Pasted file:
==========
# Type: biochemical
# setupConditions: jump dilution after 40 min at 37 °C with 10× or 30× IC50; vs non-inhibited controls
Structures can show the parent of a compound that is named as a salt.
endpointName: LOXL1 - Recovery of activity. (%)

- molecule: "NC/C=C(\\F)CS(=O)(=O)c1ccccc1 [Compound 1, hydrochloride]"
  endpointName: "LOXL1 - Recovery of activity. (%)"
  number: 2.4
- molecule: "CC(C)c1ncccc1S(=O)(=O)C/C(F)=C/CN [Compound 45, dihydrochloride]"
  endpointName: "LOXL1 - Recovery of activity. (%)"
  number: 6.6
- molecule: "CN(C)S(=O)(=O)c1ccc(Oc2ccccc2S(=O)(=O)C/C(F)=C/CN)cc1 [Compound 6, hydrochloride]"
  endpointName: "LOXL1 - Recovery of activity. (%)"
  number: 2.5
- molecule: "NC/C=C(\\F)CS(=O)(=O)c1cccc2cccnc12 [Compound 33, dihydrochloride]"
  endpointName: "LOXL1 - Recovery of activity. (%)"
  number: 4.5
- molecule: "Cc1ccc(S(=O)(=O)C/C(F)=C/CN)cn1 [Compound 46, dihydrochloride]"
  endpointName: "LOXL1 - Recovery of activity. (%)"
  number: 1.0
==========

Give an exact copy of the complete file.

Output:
# Type: biochemical
# setupConditions: jump dilution after 40 min at 37 °C with 10× or 30× IC50; vs non-inhibited controls
Structures can show the parent of a compound that is named as a salt.
endpointName: LOXL1 - Recovery of activity. (%)

- molecule: "NC/C=C(\\F)CS(=O)(=O)c1ccccc1 [Compound 1, hydrochloride]"
  endpointName: "LOXL1 - Recovery of activity. (%)"
  number: 2.4
- molecule: "CC(C)c1ncccc1S(=O)(=O)C/C(F)=C/CN [Compound 45, dihydrochloride]"
  endpointName: "LOXL1 - Recovery of activity. (%)"
  number: 6.6
- molecule: "CN(C)S(=O)(=O)c1ccc(Oc2ccccc2S(=O)(=O)C/C(F)=C/CN)cc1 [Compound 6, hydrochloride]"
  endpointName: "LOXL1 - Recovery of activity. (%)"
  number: 2.5
- molecule: "NC/C=C(\\F)CS(=O)(=O)c1cccc2cccnc12 [Compound 33, dihydrochloride]"
  endpointName: "LOXL1 - Recovery of activity. (%)"
  number: 4.5
- molecule: "Cc1ccc(S(=O)(=O)C/C(F)=C/CN)cn1 [Compound 46, dihydrochloride]"
  endpointName: "LOXL1 - Recovery of activity. (%)"
  number: 1.0